Derek eased his legs into the cockpit until his soles felt the firmness of the kayak’s foot braces. Somewhere out there, five miles across the Strait, was Blakely Island.
“Who do you know on Blakely?” he asked.
“Gordon Manicker,” said MK. “Starbucks CFO.” Unserved by ferries, Blakely was an isolated island of compounds. “Said we were welcome to go hiking. Stop for coffee. Gord’s got his own Clover press.”
Derek checked the map. “Northwest heading should get us there,” he said, pointing into the curtain of drizzle. MK stroked past him.
A week ago when MK suggested a New Year’s trip, half the SONEN staff signed up. A winter paddle-and-hike in the San Juans with the boss and his new boat. Bracing! Fun! Kind of not optional! So Derek borrowed his neighbor’s kayak. And then it rained. Which it did every day in winter. But apparently the drops turned his co-workers to jelly. In the end it was just Derek and the man.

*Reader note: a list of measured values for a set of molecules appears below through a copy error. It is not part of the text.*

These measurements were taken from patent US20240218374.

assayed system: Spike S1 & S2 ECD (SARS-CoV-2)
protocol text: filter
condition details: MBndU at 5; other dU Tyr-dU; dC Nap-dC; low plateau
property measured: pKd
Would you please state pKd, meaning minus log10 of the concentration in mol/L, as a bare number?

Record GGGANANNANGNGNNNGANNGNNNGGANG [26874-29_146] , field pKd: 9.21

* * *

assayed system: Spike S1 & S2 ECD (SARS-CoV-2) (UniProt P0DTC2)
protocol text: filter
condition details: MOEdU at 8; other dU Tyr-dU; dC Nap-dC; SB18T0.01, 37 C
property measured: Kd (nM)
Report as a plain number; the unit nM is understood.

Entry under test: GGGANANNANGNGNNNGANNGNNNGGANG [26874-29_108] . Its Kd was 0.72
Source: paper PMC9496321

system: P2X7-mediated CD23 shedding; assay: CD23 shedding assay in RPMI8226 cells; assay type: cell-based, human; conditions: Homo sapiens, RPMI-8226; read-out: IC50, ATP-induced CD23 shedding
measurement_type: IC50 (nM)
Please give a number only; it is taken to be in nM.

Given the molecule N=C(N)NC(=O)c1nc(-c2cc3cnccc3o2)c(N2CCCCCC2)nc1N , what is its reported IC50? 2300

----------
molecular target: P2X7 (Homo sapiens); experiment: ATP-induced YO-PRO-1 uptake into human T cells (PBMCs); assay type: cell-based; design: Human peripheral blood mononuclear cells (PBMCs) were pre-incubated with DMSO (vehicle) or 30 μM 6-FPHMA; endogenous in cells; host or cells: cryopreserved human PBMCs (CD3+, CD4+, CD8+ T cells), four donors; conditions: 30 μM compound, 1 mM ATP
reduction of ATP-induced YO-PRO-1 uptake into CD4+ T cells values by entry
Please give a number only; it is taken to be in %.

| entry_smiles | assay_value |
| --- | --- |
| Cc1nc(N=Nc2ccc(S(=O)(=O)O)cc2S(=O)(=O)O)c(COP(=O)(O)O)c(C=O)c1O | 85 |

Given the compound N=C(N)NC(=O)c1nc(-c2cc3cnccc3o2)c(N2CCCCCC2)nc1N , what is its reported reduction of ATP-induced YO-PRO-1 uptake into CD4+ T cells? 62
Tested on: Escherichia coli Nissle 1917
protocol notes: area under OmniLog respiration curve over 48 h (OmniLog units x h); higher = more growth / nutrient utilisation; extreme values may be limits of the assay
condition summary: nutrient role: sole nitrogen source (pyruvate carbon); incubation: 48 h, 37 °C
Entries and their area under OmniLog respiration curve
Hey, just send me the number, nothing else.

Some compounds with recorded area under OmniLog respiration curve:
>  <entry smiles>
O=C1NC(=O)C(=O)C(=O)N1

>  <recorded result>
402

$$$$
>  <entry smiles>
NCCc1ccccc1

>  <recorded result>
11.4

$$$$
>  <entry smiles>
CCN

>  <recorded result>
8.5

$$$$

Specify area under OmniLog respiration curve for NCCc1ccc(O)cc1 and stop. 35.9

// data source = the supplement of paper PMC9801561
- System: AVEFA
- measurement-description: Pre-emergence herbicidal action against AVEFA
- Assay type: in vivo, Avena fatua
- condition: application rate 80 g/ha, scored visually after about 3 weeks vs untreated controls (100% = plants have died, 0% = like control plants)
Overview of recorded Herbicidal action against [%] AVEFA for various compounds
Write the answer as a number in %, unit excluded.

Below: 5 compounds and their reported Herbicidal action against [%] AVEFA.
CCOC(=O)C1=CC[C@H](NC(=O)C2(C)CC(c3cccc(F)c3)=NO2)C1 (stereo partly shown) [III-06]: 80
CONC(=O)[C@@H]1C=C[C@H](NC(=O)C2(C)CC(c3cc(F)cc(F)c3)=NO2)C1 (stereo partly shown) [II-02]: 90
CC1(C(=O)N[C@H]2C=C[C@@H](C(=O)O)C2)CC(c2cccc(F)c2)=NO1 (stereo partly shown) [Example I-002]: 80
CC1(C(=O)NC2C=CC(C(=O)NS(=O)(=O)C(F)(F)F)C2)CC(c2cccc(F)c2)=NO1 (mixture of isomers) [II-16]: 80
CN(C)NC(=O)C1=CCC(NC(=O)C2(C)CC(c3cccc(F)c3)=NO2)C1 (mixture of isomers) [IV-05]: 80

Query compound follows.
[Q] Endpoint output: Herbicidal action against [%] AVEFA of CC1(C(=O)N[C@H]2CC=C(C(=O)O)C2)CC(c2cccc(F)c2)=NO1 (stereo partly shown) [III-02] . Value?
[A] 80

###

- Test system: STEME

He doubted MK even knew his name. The way he used phrases that elided the proper noun. Everybody knew MK’s name, of course. Michael Kee, director of the SONEN Biomedical Institute, formerly of Goldman Sachs. The Vanity Fair piece hinted at some dark incident behind the pretentious initialism, but Derek just assumed the guy didn’t like the Life cereal sound of “Mike Kee.”
MK broke the ice. “So you keep our checkbook balanced, eh?”
“Yeah.” Pause. “Derek.” Nip the bud.
“Of course,” said MK. Smiled. “So how we doing, Derek?”
“Good,” he said. “A stray thread here and there. Probably nothing. An errant zero. Happens all the time.”
MK let it drop. He wasn’t a numbers guy. He was big picture, famously so.
They paddled on. Drizzle turned to hard rain. As they moved into the Strait, Derek sensed a change in the water. It grew thick and pushy. Half an hour in, all sign of land disappeared. They had kayaked into a ground cloud.